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Mar 31st, 2006, 09:14 PM
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SusanP-
I really enjoyed your report. I am travelling to Rome in July for my second trip, and missed some of the same things you did the first time around. I am looking forward to visiting San Clemente, exploring Aventine Hill (and seeing that keyhole!), as well as that view of the Colloseum and the forum from Capitolene Hill. My heart broke with your Borghese experience. Oh well, just another reason to hurry back to Rome, right?

I am also so impressed with your attitude! It sounds like you had a fantastic time, and I'm so happy for you that you took the trip and took some time for just yourself. I wish you all the best for a bright and happy future!

Thanks again,
Dina
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Mar 31st, 2006, 10:39 PM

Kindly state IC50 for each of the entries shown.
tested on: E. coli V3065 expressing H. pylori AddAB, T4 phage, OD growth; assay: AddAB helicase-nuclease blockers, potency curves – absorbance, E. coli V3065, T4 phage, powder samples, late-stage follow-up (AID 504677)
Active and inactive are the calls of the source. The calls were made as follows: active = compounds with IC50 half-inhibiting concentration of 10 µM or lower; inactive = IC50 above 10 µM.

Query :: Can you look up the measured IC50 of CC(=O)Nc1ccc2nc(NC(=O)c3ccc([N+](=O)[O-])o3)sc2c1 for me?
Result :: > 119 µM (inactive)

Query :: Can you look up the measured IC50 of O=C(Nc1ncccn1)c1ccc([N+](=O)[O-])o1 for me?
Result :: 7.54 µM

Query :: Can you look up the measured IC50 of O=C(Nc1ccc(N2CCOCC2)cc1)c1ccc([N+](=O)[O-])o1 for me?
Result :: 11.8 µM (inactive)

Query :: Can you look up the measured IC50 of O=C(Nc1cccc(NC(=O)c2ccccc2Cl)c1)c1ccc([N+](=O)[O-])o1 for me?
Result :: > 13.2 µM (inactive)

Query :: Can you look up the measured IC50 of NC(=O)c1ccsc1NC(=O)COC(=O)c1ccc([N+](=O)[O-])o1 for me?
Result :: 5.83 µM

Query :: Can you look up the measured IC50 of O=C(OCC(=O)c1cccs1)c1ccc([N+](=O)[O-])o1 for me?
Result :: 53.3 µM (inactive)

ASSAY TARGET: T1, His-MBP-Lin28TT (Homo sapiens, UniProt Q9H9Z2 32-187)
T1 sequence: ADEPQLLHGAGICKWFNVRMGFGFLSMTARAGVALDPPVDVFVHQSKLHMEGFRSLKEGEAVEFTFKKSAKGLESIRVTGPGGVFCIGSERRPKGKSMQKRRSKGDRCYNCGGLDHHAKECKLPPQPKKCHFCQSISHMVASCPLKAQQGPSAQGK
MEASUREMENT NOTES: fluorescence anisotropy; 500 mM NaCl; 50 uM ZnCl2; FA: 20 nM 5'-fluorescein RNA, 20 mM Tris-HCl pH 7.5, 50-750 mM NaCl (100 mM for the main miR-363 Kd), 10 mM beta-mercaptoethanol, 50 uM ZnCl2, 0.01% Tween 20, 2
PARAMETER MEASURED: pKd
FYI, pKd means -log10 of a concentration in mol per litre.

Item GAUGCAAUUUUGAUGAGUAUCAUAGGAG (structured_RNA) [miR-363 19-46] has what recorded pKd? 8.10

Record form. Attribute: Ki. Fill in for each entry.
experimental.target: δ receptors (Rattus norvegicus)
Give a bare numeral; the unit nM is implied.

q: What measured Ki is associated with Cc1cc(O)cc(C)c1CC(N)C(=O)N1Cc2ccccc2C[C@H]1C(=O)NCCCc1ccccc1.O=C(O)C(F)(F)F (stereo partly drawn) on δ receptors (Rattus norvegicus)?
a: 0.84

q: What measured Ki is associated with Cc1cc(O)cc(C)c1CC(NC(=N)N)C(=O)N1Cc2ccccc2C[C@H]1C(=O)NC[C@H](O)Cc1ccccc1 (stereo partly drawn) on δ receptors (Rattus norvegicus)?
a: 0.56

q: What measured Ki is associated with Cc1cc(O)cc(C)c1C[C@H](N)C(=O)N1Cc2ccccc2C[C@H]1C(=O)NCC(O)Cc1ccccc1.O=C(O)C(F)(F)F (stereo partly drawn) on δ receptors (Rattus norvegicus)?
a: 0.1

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SusanP, I too am hooked on this site because of trip reports like yours.

I do know what you mean about the thunder. When I was there seven years ago, I woke up during the night, and the thunder just went on and on. My mom commented the next morning that she had never really understood the phrase "rolling thunder" before.

I am sorry you did not see the Borghese, but on the other hand I am envious of some of your places I have not made it to yet -- the Aventine and famous keyhole, Santa Sabina, Santa Maria in Trastevere, the Capitoline Museums.... Another trip, eh?

Based on all the character that glows through the lines of your trip report, your future life surely has great things in store. And your ring sounds gorgeous -- good for you!
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Mar 31st, 2006, 11:32 PM
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Susan, what a terrific report. Good luck for the future, you will succeed. Your attitude is great - what an inspiration. Don't worry about the Gallery Borghese, look at it as an excuse for another trip and more limoncello!!
Take care,
Schnauzer